If we can rely on the experience of history, we are indeed in line for a big bounce back once lockdown is lifted.
As published in City AM Wednesday 17th February 2021
Image: London under snow via Flickr by Jessica Mulley CC BY-NC-ND 2.0
It has been a week of mixed messages. Not just on the release from lockdown, but on the economy.
The Bank of England indicated that banks have been given six months to prepare for negative interest rates.
The Monetary Policy Committee was quick to clarify that this did not mean that they would necessarily cut their 0.1 per cent interest rate. It was just that, well, it sort of might be needed if the economy remained in recession. It was that kind of clarification.
Almost in the next breath, the Bank’s Governor, Andrew Bailey, opened up the vision of an economic boom as consumers emerge from lockdown.
Households have accumulated some £125 billion in extra savings during the lockdowns. If this is translated into spending, the economy will roar away. The Bank will be looking at higher interest rates to cope with the inflationary pressures this would create.
The unlikely setting of Turf Moor, home to Burnley football club, shines a light on the future direction of interest rates.
Burnley, an isolated town in North East Lancashire, maintains a club in the Premier League. Only a few weeks ago, they achieved a notable victory at Anfield, the home of Liverpool.
Since its inception in 1882, the club has been owned solely by local businessmen and Burnley supported. Until the end of last year.
In its most recent published accounts, to June 2019, the club had no borrowings and £42 million in the bank. But no longer.
An American consortium, ALK Capital, has bought the club and appears to have loaded it with debt. The precise details have not been made clear. But it seems that a loan has been taken out to pay off the previous shareholders, and secured on the stadium and the club itself.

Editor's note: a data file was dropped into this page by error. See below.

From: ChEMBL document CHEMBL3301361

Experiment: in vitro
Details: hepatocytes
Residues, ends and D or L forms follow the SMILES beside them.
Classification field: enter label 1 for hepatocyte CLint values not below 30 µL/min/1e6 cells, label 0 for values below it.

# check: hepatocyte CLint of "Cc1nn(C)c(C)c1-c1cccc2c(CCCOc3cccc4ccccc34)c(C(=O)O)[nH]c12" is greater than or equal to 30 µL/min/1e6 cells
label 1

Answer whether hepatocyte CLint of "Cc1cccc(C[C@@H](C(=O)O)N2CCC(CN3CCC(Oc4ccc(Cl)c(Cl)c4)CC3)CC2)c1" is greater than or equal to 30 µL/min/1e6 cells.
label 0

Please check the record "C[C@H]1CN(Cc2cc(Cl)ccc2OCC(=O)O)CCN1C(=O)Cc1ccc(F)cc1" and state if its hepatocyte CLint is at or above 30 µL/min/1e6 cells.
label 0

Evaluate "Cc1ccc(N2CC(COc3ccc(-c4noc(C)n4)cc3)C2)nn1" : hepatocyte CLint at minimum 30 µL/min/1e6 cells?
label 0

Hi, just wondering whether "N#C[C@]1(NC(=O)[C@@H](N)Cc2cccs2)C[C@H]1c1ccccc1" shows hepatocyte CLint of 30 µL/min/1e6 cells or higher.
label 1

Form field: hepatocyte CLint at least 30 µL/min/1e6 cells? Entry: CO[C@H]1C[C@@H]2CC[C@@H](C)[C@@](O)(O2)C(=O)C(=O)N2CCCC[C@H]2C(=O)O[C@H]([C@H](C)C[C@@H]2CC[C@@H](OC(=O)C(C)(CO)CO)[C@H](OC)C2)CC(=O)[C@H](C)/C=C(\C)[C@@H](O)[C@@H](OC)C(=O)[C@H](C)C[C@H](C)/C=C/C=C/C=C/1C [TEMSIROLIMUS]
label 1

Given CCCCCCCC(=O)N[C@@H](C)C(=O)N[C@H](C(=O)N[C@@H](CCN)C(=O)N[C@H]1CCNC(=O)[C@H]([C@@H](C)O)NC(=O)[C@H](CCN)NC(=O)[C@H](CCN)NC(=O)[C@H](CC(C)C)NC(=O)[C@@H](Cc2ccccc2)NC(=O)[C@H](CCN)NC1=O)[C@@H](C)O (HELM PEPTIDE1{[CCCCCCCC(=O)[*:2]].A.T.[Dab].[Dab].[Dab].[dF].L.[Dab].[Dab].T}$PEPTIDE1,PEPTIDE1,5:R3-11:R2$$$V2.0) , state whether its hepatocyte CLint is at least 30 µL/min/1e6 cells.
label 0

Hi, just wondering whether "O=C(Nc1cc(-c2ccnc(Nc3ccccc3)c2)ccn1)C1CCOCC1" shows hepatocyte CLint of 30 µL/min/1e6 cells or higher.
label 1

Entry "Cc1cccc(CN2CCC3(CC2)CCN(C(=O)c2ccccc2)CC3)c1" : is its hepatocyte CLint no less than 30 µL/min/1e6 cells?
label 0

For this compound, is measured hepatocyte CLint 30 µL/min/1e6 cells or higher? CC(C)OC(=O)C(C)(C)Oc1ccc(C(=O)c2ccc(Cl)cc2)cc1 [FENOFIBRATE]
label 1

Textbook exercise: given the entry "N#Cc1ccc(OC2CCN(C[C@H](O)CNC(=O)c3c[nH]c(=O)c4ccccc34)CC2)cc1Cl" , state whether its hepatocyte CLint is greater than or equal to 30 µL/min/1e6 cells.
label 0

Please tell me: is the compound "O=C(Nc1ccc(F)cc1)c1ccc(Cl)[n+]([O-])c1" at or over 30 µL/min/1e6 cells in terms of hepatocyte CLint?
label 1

On a far bigger scale, the tremendously successful Issa brothers, from nearby Blackburn as it happens, have revealed this past week that debt will be the principal instrument to finance their takeover of Asda.
Starting with just a single garage 20 years ago, they have built a huge and flourishing business empire and are shining examples of entrepreneurial success.
The details of the £6.8 billion acquisition of the supermarket chain are complicated. But they are in the public domain. Essentially, they involve raising debt and carrying out a sale and leaseback of some of the company’s assets.
So here are two newsworthy company acquisitions basically financed by debt.
For reasons which are perfectly understandable, central banks in the West have presided for years over a regime of very easy money.
It is now accepted much more widely than it was at the time that high and rising debt levels were the principal cause of the financial crisis of the late 2000s.
We are still a long way from this. But history tells us that a rising trend of debt-financed corporate acquisitions is not a good sign.
Once the recovery from the Covid crisis becomes established, the Bank needs to act to damp this down. And higher interest rates have to be part of the plan.
As published in City AM Wednesday 10th February 2021
Image: Asda Blackburn by Hassan Jawad via Geograph CC BY-SA 2.0
Rather like dedicated Remainers, pro-lockdown enthusiasts never seem to give up.
Their ardour will have been fuelled by leaks over the weekend of results from the epidemiological models.
Apparently, even though quite soon all the over-70s will have been jabbed, lifting restrictions before the summer would lead to a massive third wave of the virus. Daily death rates would once again soar over 1,000.
The SAGE modellers seem to have arrived at a totally different view to that of the Chief Executive of the NHS, Simon Stephens. He told a House of Commons committee last week that Covid would soon become a much more treatable disease. We can look forward, he said, to a “much more normal future” over the course of the next year.
Instead of wallowing in gloom, we might usefully look at Sweden. The country has not just the prospect of a normal future but the actual reality of a normal past and present. In Stockholm today, for example, you can walk up to the bar and order a beer.